The Legend Of The Cailleach Bheur: The Story Behind The Witch Of Winter

The Legend Of The Cailleach Bheur

She was the ruler of disease, death, wisdom, seasonal rites and weather magic in Scottish mythology. She was known as Cally Berry which means old gloomy woman in Irish Gaelic; she was also known as Cailleach Bheur (or Beare). Her name comes from the word cailleach, meaning hag or old woman. Sometimes she was called the Hag of Winter, representing the old woman who ruled over winter with her disfavor and coldness until spring returned bringing new life to all who lived on the land.

Who was the Hag of Winter?

In Scottish lore, she was often portrayed as a young beautiful woman with unruly red hair, porcelain skin and eyes made of jet. She was a very ancient person who could wander the earth, giving gifts of healing and cold weather to her most favored men. On the other hand, she could also curse men or the weather and cause it to be cold and windy for her enemies. She was often depicted as wearing a cloak of a very dark green with a hood as she sat near the rock of Nessie, the biggest, coldest, darkest, and farthest in the sea.

Her circle of friends included the Hunter of the Highlands, the Fairie Folk, Nessie and Morag, the Raven of Islay and Rum, Prince Crimond and the Shamans of Abernethy and the Men of the Isles, the witches of Edinburgh, St. Bride of Midlothian, and the Lothian druids.

The Hag of Winters legend

The Aos S, or people of old, believed that she had been in the hut of Cailleach Aonaich, a holy woman who died 500 years ago. In the folklore of the time, the two hags had a quarrel and the Hag of Winter killed Aonaich with one of her talons. The reason for the argument is unknown; according to folklore, it had something to do with the spiritual feminine and masculine energies, or Cailleach Aonaich would have been well able to handle the cold of winter, much like the feminine spirit in a woman.

Although people of old feared the Hag of Winter, they still considered her a part of the folkloric goddesses. The words for hag, in particular, used to be a part of the language of the Irish and Scottish, as Celtic tongues have close affinities with Irish and Scottish Gaelic.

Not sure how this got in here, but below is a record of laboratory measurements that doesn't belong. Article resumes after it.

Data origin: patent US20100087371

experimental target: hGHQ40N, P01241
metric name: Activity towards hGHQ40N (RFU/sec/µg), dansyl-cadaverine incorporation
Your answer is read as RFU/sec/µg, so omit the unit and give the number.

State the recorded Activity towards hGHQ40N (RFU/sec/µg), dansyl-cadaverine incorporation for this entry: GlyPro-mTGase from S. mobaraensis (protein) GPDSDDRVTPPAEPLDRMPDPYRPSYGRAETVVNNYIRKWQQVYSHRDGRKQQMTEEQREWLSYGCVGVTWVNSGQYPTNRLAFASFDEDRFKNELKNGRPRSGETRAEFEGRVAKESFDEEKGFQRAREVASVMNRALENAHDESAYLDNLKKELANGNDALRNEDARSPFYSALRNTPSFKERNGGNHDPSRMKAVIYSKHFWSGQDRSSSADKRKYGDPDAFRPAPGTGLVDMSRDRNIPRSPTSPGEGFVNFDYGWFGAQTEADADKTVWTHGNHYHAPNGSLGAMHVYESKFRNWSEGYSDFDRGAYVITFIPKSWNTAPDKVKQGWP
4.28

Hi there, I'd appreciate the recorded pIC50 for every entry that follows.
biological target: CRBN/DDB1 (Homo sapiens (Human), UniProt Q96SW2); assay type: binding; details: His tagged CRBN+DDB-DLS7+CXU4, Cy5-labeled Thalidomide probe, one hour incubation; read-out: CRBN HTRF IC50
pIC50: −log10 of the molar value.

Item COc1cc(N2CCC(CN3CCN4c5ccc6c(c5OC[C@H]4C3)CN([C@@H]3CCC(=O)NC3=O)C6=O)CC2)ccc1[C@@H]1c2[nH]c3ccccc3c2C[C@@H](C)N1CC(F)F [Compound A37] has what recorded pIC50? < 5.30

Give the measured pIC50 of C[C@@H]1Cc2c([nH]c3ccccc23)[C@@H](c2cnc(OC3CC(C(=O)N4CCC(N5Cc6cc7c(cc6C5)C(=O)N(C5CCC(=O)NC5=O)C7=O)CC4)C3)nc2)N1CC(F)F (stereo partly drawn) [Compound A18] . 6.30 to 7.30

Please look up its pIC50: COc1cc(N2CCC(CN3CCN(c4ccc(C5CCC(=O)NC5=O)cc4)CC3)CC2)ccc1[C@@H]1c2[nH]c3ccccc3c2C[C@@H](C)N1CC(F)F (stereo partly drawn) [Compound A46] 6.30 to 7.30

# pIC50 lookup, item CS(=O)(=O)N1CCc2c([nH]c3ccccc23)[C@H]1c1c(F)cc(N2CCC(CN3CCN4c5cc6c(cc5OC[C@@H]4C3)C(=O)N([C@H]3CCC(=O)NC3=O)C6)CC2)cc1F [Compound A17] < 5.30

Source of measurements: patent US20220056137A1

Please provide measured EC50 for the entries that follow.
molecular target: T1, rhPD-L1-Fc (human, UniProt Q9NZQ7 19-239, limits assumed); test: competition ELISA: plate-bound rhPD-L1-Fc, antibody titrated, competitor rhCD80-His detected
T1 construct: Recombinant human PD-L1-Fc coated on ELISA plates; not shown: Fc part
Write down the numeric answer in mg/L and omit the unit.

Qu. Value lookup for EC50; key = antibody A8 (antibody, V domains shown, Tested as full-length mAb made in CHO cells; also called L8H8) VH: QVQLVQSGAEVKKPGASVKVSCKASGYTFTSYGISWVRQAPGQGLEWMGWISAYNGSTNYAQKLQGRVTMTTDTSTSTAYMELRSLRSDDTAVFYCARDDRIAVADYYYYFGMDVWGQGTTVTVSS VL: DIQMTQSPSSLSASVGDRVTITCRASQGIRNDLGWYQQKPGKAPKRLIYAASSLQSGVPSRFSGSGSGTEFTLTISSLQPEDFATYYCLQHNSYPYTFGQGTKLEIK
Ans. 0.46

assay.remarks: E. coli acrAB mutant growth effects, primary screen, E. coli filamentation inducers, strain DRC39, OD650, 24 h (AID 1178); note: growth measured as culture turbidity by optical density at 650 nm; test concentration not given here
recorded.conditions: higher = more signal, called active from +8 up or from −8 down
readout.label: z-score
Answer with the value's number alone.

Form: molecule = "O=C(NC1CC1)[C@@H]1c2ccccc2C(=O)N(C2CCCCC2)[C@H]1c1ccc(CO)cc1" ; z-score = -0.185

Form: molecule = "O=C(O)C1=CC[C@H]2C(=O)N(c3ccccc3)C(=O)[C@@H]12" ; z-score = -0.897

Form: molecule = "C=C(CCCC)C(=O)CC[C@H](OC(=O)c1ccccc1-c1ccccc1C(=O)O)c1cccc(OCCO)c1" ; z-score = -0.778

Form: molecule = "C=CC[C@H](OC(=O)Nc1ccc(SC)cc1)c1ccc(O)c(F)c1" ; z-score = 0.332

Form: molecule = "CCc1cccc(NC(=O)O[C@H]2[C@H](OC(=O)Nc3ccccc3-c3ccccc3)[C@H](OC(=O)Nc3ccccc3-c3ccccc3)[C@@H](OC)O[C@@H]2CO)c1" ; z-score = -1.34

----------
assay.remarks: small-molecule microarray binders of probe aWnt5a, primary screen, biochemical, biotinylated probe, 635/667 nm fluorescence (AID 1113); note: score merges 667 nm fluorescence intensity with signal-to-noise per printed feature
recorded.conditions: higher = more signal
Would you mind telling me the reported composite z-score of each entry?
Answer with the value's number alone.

What did she do?

To appease the Cailleach, one had to swear to God, to sing the most sacred songs of the Tuatha de Danaan or the druids or to sacrifice to the gods. Sometimes, people would try to appease her with beautiful rituals and pleas to her power. Others would simply gather the herbs and plant hermetically sealed them under the soles of their feet, making a dog-like growl. It was said that a maiden was more likely to be appeased with this strange practice.

The Witch of Winter : Pagan Legends and Symbols

The Cailleach was a deity associated with Winter and used as a guide for people venturing into her domain.

Why was she so feared?

To the Scots she was seen as a physical evil force who could take on the form of a beautiful woman, a bird, a stag or even an animal. She was believed to be so evil that she was kept away from village by placing stones on the roads or building a fortress called The Grange (pronounced HaGraw) in her honor.

Signs of Cailleach Bheur

The Scottish she-wolf

The hag can be seen in nature around every Scottish home, from a foggy morning mist to stormy clouds. Many cottages in Scotland also have a stone wall around the yard to keep out the hag or to hold something precious. One prominent symbol of the Cailleach is the hag, the dwarf a dark, diminutive figure in the form of a gnome or goblin. The hag is often depicted in iron shoes and rags.

Linda Green

Linda Green

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